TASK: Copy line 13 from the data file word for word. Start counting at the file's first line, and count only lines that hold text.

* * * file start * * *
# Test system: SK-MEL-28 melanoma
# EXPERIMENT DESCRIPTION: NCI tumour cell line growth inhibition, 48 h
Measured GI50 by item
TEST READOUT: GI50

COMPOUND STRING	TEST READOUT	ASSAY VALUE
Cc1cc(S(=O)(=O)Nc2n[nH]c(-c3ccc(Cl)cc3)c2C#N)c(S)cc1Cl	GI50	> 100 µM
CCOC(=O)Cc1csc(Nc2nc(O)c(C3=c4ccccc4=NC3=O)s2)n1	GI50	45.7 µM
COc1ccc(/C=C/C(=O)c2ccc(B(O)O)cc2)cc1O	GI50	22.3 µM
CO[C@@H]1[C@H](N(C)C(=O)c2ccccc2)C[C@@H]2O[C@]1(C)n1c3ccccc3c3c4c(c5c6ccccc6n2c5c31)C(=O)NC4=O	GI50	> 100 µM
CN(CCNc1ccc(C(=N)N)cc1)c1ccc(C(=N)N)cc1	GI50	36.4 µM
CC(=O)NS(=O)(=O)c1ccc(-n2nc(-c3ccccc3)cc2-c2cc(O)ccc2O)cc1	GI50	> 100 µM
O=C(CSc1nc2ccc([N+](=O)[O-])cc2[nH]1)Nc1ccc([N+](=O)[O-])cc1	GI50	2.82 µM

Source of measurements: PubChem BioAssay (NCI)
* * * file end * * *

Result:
Source of measurements: PubChem BioAssay (NCI)